It’s hard to know how much to extrapolate from the first couple games of the season, as the morning dew from the new year still lays damp upon both arena and player alike. But if there has been any clear takeaway from Denver’s first two games it’s that the front court rotation is a rolling tire fire right now. No front court combination has logged more than 26 minutes together and Brian Shaw is currently juggling the unwieldy number of five big men in and out of the rotation.
The starting pair of McGee and J.J. Hickson is perhaps the most egregious miscalculation and the one who’s change seems the most immanent. Offensively, neither Hickson nor McGee seems to understand how to properly space the floor, despite J.J. being a threat in the pick and pop.
Here the Nuggets run a play to isolate JaVale on the left block (an inadvisable set, but that’s a different article) and J.J. not only literally runs into Ty Lawson, he follows that up by planting himself uselessly in the middle of the paint just as McGee is making his move. This move renders the weak side of the floor completely inert and places his defender, Aldridge, in perfect position to help on McGee.
The defense, as it were, is even worse. It’s hard to see J.J. Hickson in the play below because he is being completely swallowed by a Wes Matthews screen. Meanwhile, LaMarcus Aldridge (Hickson’s man), has a good 10 feet of space to leisurely get off the mide-range jumper he is extremely adept at nailing.
Hickson did a fair job versus DeMarcus Cousins in the post Wednesday night, but anytime Sacramento or Portland ran his guy through a screen, things fell apart very quickly. McGee’s minutes were once again frustratingly limited but the frustration should probably be directed at the player who has once again failed to change his enthusiastically superfluous ways and not the coach who’s job it is to win games. Over the duration of his 23 minutes of playing time this year, the Nuggets have posted a disastrous defensive rating of 120.6 points per 100 possessions, a number aided by the antics of someone who still does things like this in his sixth season in the NBA.
Alternative front court duos included McGee and Faried — just as bad as the McGee-Hickson pairing for the same reasons — Mozgov and Faried; and Hickson and Arthur. Hickson and Arthur closed out the game against Sacramento, more out of necessity than meritocratic reward for their play, but the pair cannot really be looked at as a long term solution. Arthur is a solid defensive player in his own right but he has some egregious tendencies (shown below) that do not get covered up in the slightest when he is played alongside Hickson or McGee.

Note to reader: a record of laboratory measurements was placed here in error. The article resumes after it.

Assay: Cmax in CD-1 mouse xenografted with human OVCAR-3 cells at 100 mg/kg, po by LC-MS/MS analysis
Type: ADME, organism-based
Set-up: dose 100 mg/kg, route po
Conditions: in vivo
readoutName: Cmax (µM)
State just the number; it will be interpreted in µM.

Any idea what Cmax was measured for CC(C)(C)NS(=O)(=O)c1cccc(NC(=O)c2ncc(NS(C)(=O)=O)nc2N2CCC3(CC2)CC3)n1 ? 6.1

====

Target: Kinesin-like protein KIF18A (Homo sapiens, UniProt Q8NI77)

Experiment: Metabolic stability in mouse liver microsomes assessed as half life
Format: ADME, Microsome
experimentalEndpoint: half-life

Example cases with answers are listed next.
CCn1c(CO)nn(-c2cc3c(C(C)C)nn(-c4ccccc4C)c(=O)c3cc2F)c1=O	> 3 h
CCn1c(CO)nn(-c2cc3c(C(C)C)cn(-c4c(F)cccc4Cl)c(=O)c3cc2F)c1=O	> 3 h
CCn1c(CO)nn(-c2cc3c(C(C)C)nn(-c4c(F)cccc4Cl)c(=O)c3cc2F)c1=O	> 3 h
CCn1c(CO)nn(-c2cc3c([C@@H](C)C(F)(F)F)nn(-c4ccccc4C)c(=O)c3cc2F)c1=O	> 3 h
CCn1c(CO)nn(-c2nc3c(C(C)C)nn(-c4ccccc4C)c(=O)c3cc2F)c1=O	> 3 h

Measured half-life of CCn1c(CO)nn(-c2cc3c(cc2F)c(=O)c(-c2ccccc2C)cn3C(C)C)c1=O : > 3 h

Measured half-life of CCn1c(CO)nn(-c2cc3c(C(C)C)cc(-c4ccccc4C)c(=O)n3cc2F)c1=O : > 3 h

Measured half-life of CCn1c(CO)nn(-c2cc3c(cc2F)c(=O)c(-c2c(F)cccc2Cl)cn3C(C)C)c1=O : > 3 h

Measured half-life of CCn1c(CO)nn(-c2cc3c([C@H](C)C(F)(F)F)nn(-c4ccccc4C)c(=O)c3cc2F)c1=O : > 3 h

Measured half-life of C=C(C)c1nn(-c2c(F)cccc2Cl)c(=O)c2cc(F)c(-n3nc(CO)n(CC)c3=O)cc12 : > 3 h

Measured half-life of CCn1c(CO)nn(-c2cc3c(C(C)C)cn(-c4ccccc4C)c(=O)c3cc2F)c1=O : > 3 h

Faried and Mozgov have, rather surprisingly, meshed together the best out of the group. Their net rating in 26 minutes (plus-22.1) is slightly misleading as they’ve mostly gone up against bench units thus far, but Mozgov especially has shown some signs of defensive life among a group of center options otherwise devoid of any. For a mobile big he still lingers below the foul line too often and his offensive game is probably always going to be somewhat raw, but he uses his length in much smarter ways than McGee and he’s fit in the flow of the offense much more seamlessly than Hickson or Arthur.
The answer to these glaring front-court questions remains an enigma in the macro sense, although Chandler and (eventually) Gallinari’s returns should help the spacing on offense and help soak up solid minutes at the power forward spot versus smaller teams. But at the moment the Nuggets face a true conundrum. The player they fired the coach of a 57-win team over and traded away a cheap, solid two-way center for, is not earning the minutes that were so lavishly carved out for him. The undersized power forward who doesn’t fit the new system is still somehow outplaying the newly acquired asset who was supposedly good enough to take that player’s starting spot.
There may be 80 games to go, but it’s already nearing decision time for Brian Shaw and the front office. Do they proceed as planned and give more minutes to JaVale and J.J., and hope that development comes, even at the cost of wins? Or do they admit that the plan executed during the offseason was misguided by giving the jobs to Faried and Mozgov, and burying $16 million worth of assets on the bench yet again.
Denver still has a bit to go before they get to that particular crossroads and Chandler’s return, as well as an increased sample size, should help shake somethings out. But the Nuggets are already a third of the way to their home loss total of last year and with a Western conference this competitive, the timing on this decision could make all the difference.